Wednesday, October 20, 2010
Bill Mantlo and Rom
http://i51.tinypic.com/2gv3qfc.jpg Bill Mantlo
C/O The Mantlo Family
1995 Miller Place
Merrick, NY 11566
Listen, if you have a soft spot for ROM---whatever your Mantlo connection---
I hear he appreciates fan mail to this day. Everyone seems familiar with his car accident in '92,
but as far as I know, letters are still welcome, okay?
We'll see if Jo Duffy replies with a story of how ROM went from 50's style alien invader story complete with "Invasion of the Body Snatchers" enemies to the song it became...which was not bad for a former state-of-the-art toy that managed to move between 200,000 and 300,000 units before cancellation.
So why am I thinking of "I Will Fly No More" off Toy Story, huh?
Her editorial interest is thanked personally by Bill in a later issue; I'll finish commenting on #1, with less expectation of cracking many of his thoughts via his electronically preserved memories. Publius Enigma keeps finding memories of the memory ensconced in the lattice work, but Rom's personality didn't seem fully engaged as yet during the first days following Earth Fall---perhaps a dehumanizing effect of extended space travel?
I did not have a review of #1 that was better than what Scott Tipton says here:
While I actually found the script serviceable but not full of original lines, I did find the plot a very functional way to bring Rom to Earth and set him down a path of interest. I think I always enjoyed the conceit of his existence as a cyborg; seven year old me was fascinated at the repellent thought of my humanity being diced from my body but my life still continuing inside the robot shell. (At 7, with talk about sex notably absent, I had yet to realize how maddening that would be in a romantic relationship with a human! Brandy doesn't factor into #24, the only ROM I had until #65 as I began collecting later.) Soaring through outer space in such a body, coupled with an enemy that harnesses every child's fear that the adult with which they must interact will not turn out to be nice, already I heard for him a distinctive voice and eventually drew him in battle with something reminiscent of the Alpha android I'd spied quickly in MTU #129, but with wings. Those few pages began with Starfox, of all people, reading a paper in the living room of Avengers Mansion, soon victim to the creature's attack. Now soared Rom into battle! For only 20 cents, I believe; if it sold just one copy, I'd promised to make more, and so began my subscription service pitch at both family households.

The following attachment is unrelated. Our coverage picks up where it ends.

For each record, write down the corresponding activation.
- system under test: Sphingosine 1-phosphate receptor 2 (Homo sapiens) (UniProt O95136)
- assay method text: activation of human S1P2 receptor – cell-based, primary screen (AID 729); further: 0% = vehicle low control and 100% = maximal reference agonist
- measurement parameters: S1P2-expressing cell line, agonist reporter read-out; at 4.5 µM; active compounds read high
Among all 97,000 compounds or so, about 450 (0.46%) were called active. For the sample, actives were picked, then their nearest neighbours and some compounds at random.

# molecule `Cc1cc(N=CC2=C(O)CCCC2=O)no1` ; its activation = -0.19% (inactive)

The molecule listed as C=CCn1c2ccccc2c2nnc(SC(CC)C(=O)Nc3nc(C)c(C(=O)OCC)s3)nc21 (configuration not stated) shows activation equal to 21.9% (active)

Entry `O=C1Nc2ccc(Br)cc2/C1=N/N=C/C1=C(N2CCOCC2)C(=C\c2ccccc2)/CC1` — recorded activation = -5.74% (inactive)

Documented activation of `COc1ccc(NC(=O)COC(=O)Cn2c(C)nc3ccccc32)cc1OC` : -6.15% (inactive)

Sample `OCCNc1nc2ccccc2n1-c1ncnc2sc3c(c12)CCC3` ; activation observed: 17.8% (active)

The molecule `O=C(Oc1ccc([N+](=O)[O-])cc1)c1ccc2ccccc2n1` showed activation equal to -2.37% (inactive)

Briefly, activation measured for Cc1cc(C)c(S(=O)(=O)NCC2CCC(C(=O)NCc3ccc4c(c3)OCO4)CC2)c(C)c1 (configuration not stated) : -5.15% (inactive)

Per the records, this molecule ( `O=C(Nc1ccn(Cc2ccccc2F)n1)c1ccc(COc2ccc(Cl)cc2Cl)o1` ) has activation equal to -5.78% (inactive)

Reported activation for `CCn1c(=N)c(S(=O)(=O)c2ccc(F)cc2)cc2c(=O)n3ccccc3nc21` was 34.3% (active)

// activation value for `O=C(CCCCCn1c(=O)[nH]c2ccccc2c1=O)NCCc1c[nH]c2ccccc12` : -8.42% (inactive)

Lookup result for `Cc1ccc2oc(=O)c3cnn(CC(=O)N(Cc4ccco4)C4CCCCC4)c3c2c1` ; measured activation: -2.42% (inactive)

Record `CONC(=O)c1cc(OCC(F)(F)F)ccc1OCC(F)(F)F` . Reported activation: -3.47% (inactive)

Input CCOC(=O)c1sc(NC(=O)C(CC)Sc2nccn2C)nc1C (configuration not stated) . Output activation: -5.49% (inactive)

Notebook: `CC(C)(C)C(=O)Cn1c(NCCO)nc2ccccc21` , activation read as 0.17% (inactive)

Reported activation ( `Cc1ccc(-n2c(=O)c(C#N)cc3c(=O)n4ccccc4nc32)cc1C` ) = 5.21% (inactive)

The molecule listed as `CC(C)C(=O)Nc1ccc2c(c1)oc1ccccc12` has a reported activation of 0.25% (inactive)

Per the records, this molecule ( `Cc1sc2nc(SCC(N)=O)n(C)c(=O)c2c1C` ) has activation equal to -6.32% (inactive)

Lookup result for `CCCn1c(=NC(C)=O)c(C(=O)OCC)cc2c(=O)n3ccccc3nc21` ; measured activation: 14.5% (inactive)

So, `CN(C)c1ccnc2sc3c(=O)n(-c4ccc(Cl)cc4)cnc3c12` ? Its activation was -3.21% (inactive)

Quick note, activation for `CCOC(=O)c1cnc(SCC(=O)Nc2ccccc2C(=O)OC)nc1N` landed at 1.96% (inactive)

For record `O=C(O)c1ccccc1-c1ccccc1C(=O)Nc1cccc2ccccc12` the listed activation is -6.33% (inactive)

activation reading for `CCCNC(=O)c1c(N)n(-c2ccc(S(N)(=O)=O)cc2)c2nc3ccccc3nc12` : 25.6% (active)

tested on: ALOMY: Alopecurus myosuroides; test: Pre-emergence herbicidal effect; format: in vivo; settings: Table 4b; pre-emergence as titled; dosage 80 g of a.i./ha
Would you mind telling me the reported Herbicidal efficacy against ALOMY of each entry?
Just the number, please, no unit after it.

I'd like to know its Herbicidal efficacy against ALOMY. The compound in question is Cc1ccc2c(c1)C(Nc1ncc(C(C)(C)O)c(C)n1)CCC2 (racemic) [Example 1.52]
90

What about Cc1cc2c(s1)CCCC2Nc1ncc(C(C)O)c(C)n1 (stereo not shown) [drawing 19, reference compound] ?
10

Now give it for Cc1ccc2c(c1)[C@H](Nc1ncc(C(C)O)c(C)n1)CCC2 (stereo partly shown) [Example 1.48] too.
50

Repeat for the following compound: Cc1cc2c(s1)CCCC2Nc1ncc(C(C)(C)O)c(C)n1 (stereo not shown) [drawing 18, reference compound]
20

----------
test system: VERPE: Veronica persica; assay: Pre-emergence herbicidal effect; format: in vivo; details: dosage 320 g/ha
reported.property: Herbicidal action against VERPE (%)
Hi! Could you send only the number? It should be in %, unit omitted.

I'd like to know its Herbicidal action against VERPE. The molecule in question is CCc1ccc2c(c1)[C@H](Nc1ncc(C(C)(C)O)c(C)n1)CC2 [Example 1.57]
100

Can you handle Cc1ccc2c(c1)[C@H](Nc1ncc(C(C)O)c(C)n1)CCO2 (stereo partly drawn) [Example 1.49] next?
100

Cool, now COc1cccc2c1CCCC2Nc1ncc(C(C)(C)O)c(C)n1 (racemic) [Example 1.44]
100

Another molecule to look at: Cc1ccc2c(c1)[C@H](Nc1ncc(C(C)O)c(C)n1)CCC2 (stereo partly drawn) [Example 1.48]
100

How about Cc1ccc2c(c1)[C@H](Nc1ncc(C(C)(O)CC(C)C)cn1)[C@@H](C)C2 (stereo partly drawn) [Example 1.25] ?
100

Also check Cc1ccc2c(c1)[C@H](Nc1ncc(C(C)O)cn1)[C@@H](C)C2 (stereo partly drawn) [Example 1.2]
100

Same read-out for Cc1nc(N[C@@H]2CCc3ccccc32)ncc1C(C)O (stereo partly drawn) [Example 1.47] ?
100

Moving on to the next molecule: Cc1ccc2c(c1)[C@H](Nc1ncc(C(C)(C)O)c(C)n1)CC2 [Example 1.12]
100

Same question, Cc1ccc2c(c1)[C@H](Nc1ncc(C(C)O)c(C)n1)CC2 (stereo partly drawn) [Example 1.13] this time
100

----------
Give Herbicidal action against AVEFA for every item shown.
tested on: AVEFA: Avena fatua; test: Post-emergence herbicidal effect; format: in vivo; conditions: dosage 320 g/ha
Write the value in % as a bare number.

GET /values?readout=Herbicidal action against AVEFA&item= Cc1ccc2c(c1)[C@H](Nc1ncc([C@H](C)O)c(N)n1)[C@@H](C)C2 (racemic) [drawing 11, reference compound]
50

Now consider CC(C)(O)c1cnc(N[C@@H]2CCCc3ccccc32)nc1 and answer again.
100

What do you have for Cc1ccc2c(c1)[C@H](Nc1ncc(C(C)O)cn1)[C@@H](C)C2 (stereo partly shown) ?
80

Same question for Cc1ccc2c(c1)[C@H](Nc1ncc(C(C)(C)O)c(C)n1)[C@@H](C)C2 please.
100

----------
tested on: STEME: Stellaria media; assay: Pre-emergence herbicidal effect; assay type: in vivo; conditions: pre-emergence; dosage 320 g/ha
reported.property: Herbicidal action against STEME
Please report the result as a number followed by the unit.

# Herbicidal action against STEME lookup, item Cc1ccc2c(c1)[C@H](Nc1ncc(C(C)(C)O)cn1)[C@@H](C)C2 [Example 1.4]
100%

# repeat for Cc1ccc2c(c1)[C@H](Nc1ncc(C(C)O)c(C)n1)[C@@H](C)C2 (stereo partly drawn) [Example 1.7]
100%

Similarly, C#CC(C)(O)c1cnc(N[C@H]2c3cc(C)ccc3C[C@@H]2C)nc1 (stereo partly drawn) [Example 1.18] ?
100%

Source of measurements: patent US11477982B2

If you can fall into the coolness of revisiting 1979 and its TV antennae (Brandy's car is a make with which I'm unfamiliar, but it looks very upscale for Clairton), and feel the tension of the misperceived alien menace that could land anywhere at any time, with an unknown agenda and monstrous power, Rom #1's for you. It has all the flaws of products of its time, production wise, and a rushed approach to the faces for a comic no one knew would stick around as a series. If you're a fan of the character, it's awesome to return to a time when the mystery first began.
Jim Shooter, according to "The Greatest of Spaceknights" site, took a plot Mantlo himself called "horrible," and re-wrote the story, apparently between him, Duffy and Bill. They, along with our pal Sal (who only shared the run with...Steve Ditko) got us to a first issue with all the hallmark Marvel traits, yet no comic relief, which remained true of its tone throughout. I speculate Shooter came up with the cyborg army of Galador, but in the process of talking, you can't be very sure who spun out which idea. This single character, however, was the one Mr. Mantlo would most make his very own, even considering the typical storytelling engine expectation to find Dire Wraiths (and who took D.W. in the singular and decided on the Skrull-like invaders?) at the bottom of each rotten barrel.